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LAS VEGAS — Ten of the nation’s top medical device companies will give hundreds of ethical hackers free rein this weekend to poke and prod their pacemakers, drug infusion pumps and other devices — and look for bugs that could hurt people or even end their lives if they’re exploited by criminals.
And the hacks will take place out in the open — in a realistic hospital replica here at the Planet Hollywood Casino that includes hospital rooms, a lab for bloodwork, and neonatal and intensive care units.
“Medical devices are lifesaving and life preserving, but they also can have flaws that could put someone’s life at risk,” Beau Woods, who organized the Medical Device Lab at this year’s Def Con cybersecurity conference, told me. “So, we’re trying to create a safe space to bring security researchers and medical device manufacturers together.”
That marks a massive shift since 2011, when cybersecurity researcher Jay Radcliffe first demonstrated how he could hack his own implantable insulin pump at Def Con’s sister conference Black Hat.
Back then, Radcliffe got fierce blowback from the insulin pump maker Medtronic and from the broader device industry. Most medical device companies viewed hackers who tried to point out digital bugs in their products with a mix of suspicion and hostility — and worried that they were either exaggerating dangers or giving malicious hackers a road map to hurt patients.
Now, the medical device event is among Def Con’s biggest live hacking events. And medical device makers are engaging far more with the hackers than other industries are willing to help similar efforts to test their products at the conference. This year, vendors have submitted 40 medical devices for hackers to test, compared with about 10 last year.
And the U.S. government is on board, too. “In 2011, researchers felt they had no other recourse than getting onstage at Black Hat and doing a live demo of a potential hack to grab the industry’s attention,” Suzanne Schwartz, leader of a Food and Drug Administration division that focuses on medical device cybersecurity, told me. “After that, we really saw the need to bring everyone to the table.”
Since 2011 the FDA has released a series of rules urging device makers to vet their own products for digital vulnerabilities and to have a formal process for dealing with bugs found by outside researchers.
At a conference in January, the FDA urged companies to bring their medical devices to Def Con to face hackers in an effort Schwartz compared to the viral “ice bucket challenge” aimed at funding research to combat ALS disease. The agency also launched a webpage titled “Wehearthackers” where it publicized the companies that agreed to bring their products to Def Con.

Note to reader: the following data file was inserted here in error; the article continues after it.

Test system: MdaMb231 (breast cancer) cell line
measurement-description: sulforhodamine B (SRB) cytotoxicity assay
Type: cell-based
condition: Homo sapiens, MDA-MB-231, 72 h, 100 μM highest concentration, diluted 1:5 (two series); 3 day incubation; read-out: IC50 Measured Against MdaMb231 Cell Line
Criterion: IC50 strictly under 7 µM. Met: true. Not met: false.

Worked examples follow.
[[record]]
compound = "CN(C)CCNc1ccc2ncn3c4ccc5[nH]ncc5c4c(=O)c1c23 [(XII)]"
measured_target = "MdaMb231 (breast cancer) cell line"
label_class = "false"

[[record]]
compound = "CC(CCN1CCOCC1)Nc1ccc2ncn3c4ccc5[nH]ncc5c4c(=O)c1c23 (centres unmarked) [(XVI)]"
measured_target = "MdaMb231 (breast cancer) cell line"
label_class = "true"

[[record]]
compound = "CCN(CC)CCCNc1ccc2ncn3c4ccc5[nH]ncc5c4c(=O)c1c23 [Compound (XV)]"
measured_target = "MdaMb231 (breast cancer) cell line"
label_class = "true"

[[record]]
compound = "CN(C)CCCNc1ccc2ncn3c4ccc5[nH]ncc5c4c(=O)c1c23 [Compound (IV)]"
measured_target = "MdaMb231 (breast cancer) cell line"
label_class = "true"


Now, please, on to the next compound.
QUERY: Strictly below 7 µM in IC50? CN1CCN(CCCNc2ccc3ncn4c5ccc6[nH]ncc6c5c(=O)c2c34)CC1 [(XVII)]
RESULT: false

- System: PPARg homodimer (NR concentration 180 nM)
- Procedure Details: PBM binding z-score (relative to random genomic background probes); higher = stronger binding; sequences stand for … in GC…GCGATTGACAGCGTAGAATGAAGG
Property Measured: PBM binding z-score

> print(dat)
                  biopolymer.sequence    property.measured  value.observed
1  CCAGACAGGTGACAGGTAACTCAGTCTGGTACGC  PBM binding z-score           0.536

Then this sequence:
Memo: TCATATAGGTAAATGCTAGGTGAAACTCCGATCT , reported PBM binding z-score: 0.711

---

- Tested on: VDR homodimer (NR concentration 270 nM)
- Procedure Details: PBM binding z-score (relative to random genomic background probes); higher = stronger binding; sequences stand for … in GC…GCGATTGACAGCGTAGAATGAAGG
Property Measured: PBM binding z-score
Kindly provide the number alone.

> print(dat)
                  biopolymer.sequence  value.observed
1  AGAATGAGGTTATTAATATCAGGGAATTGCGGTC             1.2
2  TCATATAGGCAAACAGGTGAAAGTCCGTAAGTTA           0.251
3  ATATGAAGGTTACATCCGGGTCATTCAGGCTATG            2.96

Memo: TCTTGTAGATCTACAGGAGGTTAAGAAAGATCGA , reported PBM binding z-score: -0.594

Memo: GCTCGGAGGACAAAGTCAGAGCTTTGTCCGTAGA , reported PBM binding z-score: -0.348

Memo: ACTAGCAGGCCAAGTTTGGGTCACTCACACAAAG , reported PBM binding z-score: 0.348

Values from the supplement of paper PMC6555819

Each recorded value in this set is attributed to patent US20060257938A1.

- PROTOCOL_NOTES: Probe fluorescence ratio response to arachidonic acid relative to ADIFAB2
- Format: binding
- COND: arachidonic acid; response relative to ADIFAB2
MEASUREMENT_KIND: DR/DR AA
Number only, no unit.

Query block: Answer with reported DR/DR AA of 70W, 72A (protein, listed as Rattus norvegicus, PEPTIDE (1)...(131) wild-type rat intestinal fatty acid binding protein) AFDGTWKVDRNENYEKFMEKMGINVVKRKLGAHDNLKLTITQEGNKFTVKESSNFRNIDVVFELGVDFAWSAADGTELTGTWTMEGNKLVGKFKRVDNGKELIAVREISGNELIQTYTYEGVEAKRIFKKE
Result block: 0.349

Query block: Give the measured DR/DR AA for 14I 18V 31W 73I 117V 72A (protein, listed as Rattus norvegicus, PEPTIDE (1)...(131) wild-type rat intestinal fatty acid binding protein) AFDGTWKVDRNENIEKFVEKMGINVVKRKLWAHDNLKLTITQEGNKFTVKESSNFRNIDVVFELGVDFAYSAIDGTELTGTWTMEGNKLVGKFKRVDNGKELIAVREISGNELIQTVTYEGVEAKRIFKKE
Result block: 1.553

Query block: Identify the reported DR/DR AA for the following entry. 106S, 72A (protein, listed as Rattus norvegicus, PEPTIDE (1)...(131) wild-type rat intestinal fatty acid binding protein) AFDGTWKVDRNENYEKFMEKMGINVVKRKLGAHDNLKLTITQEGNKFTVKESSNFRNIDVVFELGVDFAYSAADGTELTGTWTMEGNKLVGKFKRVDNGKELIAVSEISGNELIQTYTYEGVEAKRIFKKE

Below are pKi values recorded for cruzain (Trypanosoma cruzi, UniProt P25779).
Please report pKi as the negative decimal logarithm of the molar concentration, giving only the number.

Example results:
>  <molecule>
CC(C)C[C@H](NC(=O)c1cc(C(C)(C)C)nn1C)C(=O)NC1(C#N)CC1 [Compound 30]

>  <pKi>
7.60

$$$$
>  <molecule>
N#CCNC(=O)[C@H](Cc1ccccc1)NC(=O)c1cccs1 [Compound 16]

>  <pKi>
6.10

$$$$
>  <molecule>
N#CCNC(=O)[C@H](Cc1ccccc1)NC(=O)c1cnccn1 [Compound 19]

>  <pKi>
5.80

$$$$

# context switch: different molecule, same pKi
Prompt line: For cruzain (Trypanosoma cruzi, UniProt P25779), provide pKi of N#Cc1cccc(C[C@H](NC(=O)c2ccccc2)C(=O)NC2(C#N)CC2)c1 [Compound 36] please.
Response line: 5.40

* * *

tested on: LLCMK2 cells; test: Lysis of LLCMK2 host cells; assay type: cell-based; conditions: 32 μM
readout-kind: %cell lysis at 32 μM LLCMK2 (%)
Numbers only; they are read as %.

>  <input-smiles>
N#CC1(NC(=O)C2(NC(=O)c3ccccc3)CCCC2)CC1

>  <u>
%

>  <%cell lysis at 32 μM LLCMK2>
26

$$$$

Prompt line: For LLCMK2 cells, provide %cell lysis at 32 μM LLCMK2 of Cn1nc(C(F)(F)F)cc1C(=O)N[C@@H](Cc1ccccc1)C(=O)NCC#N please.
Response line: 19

“There have been some real growing pains in the process and we wanted the industry to see that FDA really values working together with [cybersecurity] researchers,” Schwartz told me.
Among the device makers that are participating this year is Medtronic, which is bringing a newer generation of its insulin pump for hackers to examine for bugs.
“There’s been a shift, not only at Medtronic, but industrywide,” Erika Winkels, a Medtronic spokeswoman, told me. “Security’s evolved … Medtronic has really made a concerted effort to embrace this community and we recognize the value they bring.”
Def Con’s medical device “village,” as hacking efforts are called at the conference, is also trying to bring in other groups that deal with medical devices.
The medical device company Abbott, which funded the mock hospital built by California Polytechnic State University’s California Cybersecurity Institute, is bringing a team of doctors to pair up with cybersecurity researchers doing the hacking.
“It really helps to create that hospital environment for the [cybersecurity] researchers to work,” Chris Tyberg, vice president of Abbott’s product security division, told me. “It will help them understand how these devices are really used, how they fit into the clinical setting, how a patient really uses this.”
The FDA has also invited patients with implanted medical devices to weigh in at the village, some of whom are also cybersecurity researchers, Schwartz told me.
“There is no intent toward making [patients] into subject matter experts, but certainly they need to speak the same language,” she told me, “to be able to have significant enough understanding that they can make that benefit-risk calculus so we can have an informed dialogue with patients around what those cybersecurity risks are.”
This is the last Cybersecurity 202 newsletter this week, due to the congressional recess schedule. Stand by for more news on the collaboration between the government nad ethical hackers in Las Vegas in next week’s editions.